Bone broth is wonderful for healing colds and flus!

Bone broth is easy. Roast a chicken, put the carcass in a pot of water, simmer for 1-2 days. Strain, use as soup, or for cooking rice, pasta, gravy or drink it straight. We have a cup of broth for the minerals each morning. Use only organic or pastured chickens or 100% grass-fed beef bones. You can just add the whole chicken to a large pot, simmer a couple of hours, the meat will fall off the bone, then leave the bones to simmer for 1-2 days.

Broth has HUGE healing benefits for guts.

I roast a whole chicken on Saturdays. Costco has the cheapest whole organic chicken that I've found.

Glutathione and glycine are beneficial to inflammatory mucosa. "To summarize, glycine (broth) can be considered for use in the following conditions: anemia, fatigue, detoxification, blood sugar dysregulation, muscle wasting, wound healing, pregnancy, infant and
childhood growth, asthma, hypochlorhydria, jaundice and liver support."

Pat RobinsonWellness Educator

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Comment by Tracy Liebmann on October 6, 2010 at 5:45pm
Making my first batch today :-D
Comment by Shekinah Lawrence on October 13, 2010 at 10:51pm
Question about the broth....I used a whole chicken and added garlic, onions, carrots, celery and organic apple cider vinegar with water salt and pepper. It cooked for two and a half days. I strained off all the liquid. So i guess want to know if a. even though I added extra stuff is it still just as healthy? B. Should it be oily? I tried to strain off as much fat as I could but I just wasn't sure what it should look like or taste like. Any thoughts?
Comment by Karen Bounds on October 24, 2010 at 12:06pm
If you used pastured chicken, the fat is good for you. I always add the extras like you did and have always had good luck with it. Very tasty!
Comment by Aischa Ibnouzahir on December 18, 2010 at 8:57pm
Two and a half days! Are you using a crockpot? What do you do at night?
Lastly, I am assuming you keep adding water to keep it from going dry?
Comment by Anna on December 19, 2010 at 1:38pm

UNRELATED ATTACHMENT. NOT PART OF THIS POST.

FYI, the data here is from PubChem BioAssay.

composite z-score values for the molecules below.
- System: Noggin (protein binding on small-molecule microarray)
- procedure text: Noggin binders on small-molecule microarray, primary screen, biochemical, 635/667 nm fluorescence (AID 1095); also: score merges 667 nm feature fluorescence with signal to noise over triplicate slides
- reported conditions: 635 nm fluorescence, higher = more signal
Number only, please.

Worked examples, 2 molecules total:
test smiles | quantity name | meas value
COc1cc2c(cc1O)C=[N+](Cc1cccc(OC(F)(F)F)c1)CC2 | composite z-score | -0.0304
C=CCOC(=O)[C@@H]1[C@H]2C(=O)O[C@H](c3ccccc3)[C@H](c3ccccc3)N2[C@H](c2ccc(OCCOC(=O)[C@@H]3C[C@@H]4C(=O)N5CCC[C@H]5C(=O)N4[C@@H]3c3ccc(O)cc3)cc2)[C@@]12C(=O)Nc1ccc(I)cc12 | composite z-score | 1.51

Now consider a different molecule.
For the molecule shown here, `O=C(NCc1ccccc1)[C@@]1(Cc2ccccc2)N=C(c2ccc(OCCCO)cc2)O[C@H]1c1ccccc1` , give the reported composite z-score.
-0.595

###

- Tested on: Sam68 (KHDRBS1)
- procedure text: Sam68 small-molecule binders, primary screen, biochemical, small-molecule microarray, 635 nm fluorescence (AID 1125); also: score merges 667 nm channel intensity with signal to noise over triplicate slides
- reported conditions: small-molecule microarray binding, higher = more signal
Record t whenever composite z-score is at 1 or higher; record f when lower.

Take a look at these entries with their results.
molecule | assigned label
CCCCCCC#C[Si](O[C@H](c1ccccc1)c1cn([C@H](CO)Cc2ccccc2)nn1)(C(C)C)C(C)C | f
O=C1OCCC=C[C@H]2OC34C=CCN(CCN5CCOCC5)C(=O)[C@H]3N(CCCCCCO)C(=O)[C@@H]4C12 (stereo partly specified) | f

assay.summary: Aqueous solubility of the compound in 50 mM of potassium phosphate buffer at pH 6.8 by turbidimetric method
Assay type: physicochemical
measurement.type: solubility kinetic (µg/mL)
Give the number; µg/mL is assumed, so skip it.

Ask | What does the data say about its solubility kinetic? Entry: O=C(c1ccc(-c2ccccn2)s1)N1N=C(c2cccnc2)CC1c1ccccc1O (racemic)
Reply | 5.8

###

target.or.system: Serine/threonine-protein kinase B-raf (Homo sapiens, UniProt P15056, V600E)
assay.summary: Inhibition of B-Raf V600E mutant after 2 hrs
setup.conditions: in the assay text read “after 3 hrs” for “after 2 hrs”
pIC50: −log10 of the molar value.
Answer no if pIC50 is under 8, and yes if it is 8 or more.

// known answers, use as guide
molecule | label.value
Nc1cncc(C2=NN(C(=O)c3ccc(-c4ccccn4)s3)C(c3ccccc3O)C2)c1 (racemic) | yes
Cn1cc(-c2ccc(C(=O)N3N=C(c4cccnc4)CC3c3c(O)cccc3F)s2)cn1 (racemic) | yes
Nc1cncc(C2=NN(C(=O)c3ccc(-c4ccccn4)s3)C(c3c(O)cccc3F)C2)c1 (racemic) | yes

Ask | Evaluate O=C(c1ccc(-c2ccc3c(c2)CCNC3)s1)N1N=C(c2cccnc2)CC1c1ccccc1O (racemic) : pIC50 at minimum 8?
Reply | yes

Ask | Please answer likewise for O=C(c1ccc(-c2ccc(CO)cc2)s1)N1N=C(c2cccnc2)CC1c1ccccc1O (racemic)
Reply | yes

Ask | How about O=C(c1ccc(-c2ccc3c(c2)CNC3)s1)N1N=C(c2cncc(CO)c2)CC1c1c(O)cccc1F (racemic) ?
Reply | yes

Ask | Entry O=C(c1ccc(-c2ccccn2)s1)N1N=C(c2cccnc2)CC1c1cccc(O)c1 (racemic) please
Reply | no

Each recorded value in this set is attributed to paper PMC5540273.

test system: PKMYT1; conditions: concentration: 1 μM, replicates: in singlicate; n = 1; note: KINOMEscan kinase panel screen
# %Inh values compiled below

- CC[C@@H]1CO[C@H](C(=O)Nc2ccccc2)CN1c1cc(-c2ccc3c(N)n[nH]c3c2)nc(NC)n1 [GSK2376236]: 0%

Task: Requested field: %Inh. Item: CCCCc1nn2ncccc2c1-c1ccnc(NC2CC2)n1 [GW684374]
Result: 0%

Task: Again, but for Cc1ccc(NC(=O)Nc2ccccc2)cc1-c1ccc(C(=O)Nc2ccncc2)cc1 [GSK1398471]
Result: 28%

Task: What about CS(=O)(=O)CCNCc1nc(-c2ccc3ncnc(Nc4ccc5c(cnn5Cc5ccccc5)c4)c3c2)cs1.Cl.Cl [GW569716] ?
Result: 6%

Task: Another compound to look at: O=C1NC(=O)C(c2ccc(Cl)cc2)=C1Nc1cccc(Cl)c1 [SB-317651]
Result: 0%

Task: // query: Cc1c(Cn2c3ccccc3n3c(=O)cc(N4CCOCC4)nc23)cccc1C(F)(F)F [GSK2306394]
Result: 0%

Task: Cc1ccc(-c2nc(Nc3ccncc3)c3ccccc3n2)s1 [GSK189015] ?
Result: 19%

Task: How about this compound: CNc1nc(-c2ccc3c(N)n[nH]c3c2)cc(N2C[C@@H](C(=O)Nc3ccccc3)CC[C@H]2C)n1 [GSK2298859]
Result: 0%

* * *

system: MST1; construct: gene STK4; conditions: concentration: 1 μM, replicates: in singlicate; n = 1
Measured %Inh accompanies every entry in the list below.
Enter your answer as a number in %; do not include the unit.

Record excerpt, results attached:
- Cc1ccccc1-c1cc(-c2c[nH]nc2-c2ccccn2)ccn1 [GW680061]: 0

I don't use a crock pot, though I know some who do.  I have a gas stove and I just keep it on low for 2 days.   I haven't needed to add water, it's not boiling away and it has a top on it.


It's really easy and so nourishing!  I know it's helped me fight off a couple of things this fall.



Comment by Anna on December 19, 2010 at 1:41pm

I just saw your questions Shekinah.  I too add extra but I don't strain the fat.  I'm using organic chicken.


I don't like it plain but I love it in soups and to cook rice or quinoa.


Mine looks oily, fat on top.



Comment by Shekinah Lawrence on December 19, 2010 at 5:30pm
I use a crock pot on low heat and let it cook for about a day and a half. Since October I have made it often and use different herbs and seasonings in it. I have had it straight and I use it to cook red, black and kidney beans in. It has become a staple because it make everything cooked in it taste good. PLUS, I know exactly what's in it. I even have my sister making her own. We call it liquid gold!
Comment by Anna on December 19, 2010 at 7:33pm


We call it liquid gold!>>>>


Love that!  It's so true!!  ~Anna

Comment by Meem Noon on December 20, 2011 at 11:06am

Do you separate the meat from the bones?  If not, does the meat get dried during the cooking process? 

Comment by Pat Robinson on December 20, 2011 at 4:19pm

If you simmer a whole chicken, the meat starts to fall off the bone around an hour or two (three, depends upon size and heat ---SIMMER Low).

Pull that meat out of the pot, it is very moist. Then continue to simmer the carcass for the longer duration.


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